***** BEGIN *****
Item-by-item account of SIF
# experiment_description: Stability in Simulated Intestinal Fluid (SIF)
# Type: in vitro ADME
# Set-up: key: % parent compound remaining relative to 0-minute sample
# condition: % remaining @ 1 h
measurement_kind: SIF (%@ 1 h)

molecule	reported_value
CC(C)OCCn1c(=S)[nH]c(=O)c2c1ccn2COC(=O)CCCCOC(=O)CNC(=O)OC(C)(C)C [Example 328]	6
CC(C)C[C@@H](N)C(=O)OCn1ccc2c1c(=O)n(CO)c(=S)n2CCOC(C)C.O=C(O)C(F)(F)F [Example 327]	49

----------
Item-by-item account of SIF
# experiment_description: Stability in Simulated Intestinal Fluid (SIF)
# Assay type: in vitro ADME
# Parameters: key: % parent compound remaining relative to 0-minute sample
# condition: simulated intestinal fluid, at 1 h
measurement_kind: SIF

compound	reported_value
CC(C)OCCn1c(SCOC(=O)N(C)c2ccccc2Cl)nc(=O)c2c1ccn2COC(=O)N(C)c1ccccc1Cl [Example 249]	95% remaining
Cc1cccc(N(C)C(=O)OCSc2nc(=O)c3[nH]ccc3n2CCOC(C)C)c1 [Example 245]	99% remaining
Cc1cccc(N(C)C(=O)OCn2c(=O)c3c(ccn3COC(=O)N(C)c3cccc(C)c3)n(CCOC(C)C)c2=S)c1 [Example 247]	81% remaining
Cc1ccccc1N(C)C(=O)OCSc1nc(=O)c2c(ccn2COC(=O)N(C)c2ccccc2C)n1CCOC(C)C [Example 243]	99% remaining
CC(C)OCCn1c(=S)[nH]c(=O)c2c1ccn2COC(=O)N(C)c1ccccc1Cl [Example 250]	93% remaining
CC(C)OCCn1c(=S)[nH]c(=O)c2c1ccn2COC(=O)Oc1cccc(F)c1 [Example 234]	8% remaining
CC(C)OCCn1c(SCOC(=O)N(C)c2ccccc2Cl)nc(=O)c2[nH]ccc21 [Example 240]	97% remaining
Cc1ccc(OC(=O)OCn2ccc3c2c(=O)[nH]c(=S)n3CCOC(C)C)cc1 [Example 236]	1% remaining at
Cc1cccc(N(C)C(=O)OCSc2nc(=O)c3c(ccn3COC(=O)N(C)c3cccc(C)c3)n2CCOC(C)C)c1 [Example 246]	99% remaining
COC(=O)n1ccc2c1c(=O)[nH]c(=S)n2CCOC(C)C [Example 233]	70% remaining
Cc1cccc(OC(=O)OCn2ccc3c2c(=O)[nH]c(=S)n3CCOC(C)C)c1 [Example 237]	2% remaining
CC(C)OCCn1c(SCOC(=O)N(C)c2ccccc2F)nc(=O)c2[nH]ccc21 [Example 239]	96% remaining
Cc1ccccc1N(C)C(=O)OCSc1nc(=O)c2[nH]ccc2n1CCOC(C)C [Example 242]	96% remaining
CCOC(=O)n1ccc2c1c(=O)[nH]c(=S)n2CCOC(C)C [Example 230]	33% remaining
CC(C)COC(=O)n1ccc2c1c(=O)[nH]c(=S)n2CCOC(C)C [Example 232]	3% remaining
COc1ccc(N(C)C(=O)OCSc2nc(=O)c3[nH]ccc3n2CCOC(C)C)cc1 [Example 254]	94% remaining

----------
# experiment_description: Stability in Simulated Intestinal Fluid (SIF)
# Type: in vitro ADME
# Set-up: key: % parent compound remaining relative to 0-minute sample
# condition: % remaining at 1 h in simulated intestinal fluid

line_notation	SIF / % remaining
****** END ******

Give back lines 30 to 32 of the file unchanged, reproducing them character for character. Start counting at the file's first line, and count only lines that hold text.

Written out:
Cc1ccccc1N(C)C(=O)OCSc1nc(=O)c2[nH]ccc2n1CCOC(C)C [Example 242]	96% remaining
CCOC(=O)n1ccc2c1c(=O)[nH]c(=S)n2CCOC(C)C [Example 230]	33% remaining
CC(C)COC(=O)n1ccc2c1c(=O)[nH]c(=S)n2CCOC(C)C [Example 232]	3% remaining